Shortly thereafter in the same city I helped organize a Christian day school. We began in the educational facility of an old church building. By Thanksgiving we were visited by the Fire Marshal telling us that we must make certain building changes or move. We moved over Christmas vacation because apparently what was good enough for Sunday education was not good enough for education Monday through Friday. But the school prospered and has survived to this day. In other words, God has ordained civil governments. And there never has been or ever will be a perfect civil government! So we must cope with what, in God's providence, is out there.
Now to answer questions 1 through 3:
The authority of Christ belongs over civil government no matter however corrupt (Rom. 13:1-7; 1 Tim. 2:1-3). But Christ's authority is supreme over His church. As a matter of fact, in our government the state doesn't care a whit (though it ought to) whether we are a Christian church, a synagogue or a mosque. We all have the same rights granted us including freedom from taxation.
My father used to say, "The power to tax is the power to destroy," and how right he was. So freedom from taxation is in a sense a divine right rather than a constitutional one. That is why the authority of the church involves (in prevailing practice) two final governing bodies. So matters concering the corporation are handled by the same congregation acting as a corporation and primarily as an ecclesiastical body. Form of Government 16:6 states that "When the laws of a state require, the congregation shall transact business as a corporation" (my emphasis). But it is the congregation, and only the congregation that acts on budgets, etc. The state doesn't rule in these matters, the church of Christ does! So my answer to question one is Christ.
Ministers are ordained under the authority of Christ as well. It is true that ministers are called by the congregation (of believers). And there is Scripture to support this (by implication, Acts 6:1-7). But, as in the case of the Apostles, the church "nominated," but the apostles put the seven in office. So in our form of government, the congregation may nominate any candidate for ordained office (and thus pastors), but the elders must approve and instruct the nominees prior to their election. Of course, Presbytery must approve the ministerial candidate before he can accept a call. Remember that ministers and ruling elders (whether you consider them two offices or one) do not represent the members of the church, they represent Christ the King and Head of the church!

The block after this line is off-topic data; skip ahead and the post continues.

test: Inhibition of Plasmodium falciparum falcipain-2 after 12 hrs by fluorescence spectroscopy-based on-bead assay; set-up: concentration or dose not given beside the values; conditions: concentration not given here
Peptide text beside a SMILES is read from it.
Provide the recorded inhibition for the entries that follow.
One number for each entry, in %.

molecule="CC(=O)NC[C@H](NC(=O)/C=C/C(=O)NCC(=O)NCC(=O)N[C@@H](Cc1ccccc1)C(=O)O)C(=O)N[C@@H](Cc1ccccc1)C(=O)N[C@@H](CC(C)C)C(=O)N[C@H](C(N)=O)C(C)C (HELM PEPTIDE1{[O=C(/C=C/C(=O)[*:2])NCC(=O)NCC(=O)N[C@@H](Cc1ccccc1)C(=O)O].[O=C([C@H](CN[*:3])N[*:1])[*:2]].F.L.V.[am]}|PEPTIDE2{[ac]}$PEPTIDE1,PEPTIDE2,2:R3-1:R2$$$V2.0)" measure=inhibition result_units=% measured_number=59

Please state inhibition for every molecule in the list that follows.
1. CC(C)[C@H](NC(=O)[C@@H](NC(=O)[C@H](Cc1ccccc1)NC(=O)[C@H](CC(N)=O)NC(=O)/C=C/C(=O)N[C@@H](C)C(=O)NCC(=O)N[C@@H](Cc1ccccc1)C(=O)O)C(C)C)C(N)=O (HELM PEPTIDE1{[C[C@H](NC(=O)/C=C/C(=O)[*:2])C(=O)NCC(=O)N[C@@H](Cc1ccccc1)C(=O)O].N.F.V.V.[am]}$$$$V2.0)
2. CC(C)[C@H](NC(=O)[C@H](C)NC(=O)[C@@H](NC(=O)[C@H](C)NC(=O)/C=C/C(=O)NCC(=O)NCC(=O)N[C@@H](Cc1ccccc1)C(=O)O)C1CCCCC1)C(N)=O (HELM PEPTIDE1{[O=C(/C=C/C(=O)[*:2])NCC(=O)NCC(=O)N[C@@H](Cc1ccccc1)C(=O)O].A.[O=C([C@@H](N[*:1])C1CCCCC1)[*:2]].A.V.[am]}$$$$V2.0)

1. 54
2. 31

Question 3 demands a clear answer: The Church must answer to God alone in matters of conscience, doctrine and practice. The Westminster Confession of Faith says (Chapter 20-2) that "God alone is Lord of the conscience and hath left it free from the doctrines and commandments of men which are, in anything, contrary to his Word; or beside it, in matters of faith or worship." And that leads me to say that, if you believe the church, in seeking incorporation, violates your conscience (which I don't) you don't have to bind yourself to a church which in your judgment does that. Now we are still sinners, though people of conscience. And consciences can be instructed by the Word. But they cannot be forced by the church or by anybody else but God Himself.
So for the two final questions (#1 & #2), I say no to both. However, tax exemption in the OPC is not tied to incorporation. Tax exemption is had by securing a tax-exemption number from the government. And the government is obliged to give it by its own law. Moreover it is also obliged to give it under the authority of Christ the King of the nations. But if you feel even getting that number is somehow related to the mark of the beast, you can pay taxes on both property and income. I don't know how the income would be effectedprobably through its members paying income taxes on their benevolence giving and the church paying property taxes on its worship facilities. Now, should you organize an OPC congregation on your own, you would not be compelled to be incorporated. We have an exceeding high view of conscience, and will not compel any otherwise adequate believer to violate his or her conscience, though he were a minority of one.
If you have further questions you are struggling with. I'll do my best to answer them or point you to those more qualified than I.